Access to pedestrianised shopping areas is generally better, world-wide, for private cars than for buses. Indeed, this study calculates that in 183 of the UK's 500 or so pedestrian shopping precincts only 13% can be said to have access by bus as good as, or better than, access by private car. This is difficult to understand when set against four statements. The first, by the Department of Transport in 1978, says "in shopping areas access to buses should be at least as convenient as to car parks". The second results from the West Midlands PTE study's finding that public transport users contributed 56% of the retail turnover in Birmingham city centre in 1978. The third concerns the low energy use and road occupancy per passenger-km of buses. The fourth is that the bus makes very moderate demands on city centre parking areas. This study shows ten examples of cities that have consciously made access by bus at least as good as by car. It concludes that much could be done to improve present conditions for bus users elsewhere, when they are wishing to reach and leave pedestrianised shopping areas. (Author/TRRL)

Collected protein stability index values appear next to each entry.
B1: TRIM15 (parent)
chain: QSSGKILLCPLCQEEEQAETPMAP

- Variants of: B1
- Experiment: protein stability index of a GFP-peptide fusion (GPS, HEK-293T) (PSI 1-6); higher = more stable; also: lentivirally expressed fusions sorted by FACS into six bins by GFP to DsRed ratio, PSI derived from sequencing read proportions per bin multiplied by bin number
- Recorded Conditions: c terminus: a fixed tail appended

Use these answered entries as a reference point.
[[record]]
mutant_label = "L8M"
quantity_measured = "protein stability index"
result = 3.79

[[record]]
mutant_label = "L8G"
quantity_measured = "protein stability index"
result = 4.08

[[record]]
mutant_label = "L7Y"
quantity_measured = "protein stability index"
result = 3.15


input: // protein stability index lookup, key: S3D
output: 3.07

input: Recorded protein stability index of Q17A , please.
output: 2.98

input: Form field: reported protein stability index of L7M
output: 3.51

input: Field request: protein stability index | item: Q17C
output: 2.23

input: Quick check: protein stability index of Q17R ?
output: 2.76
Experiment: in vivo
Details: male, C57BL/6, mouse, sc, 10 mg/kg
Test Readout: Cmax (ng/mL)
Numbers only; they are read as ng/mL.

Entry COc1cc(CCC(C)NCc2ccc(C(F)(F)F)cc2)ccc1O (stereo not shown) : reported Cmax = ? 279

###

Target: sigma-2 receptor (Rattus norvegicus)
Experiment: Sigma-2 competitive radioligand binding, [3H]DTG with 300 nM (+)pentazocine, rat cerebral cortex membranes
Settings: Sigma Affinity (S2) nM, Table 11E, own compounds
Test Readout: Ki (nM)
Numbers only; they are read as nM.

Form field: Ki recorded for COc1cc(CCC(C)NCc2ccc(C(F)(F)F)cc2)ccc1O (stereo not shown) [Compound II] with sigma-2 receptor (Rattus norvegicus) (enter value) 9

• Availability:
  • Corporate Authors:

    London Transport

    Griffith House, 280 Old Marylebone Road
    London NW1 5RJ,   England 
  • Publication Date: 1981-3

Media Info

  • Features: Figures; Photos; References; Tables;
  • Pagination: 54 p.

Subject/Index Terms

Filing Info

  • Accession Number: 00345218
  • Record Type: Publication
  • Source Agency: Transport Research Laboratory
  • ISBN: 0 85329 110 1
  • Report/Paper Numbers: Monograph
  • Files: ITRD, TRIS
  • Created Date: Jan 29 1982 12:00AM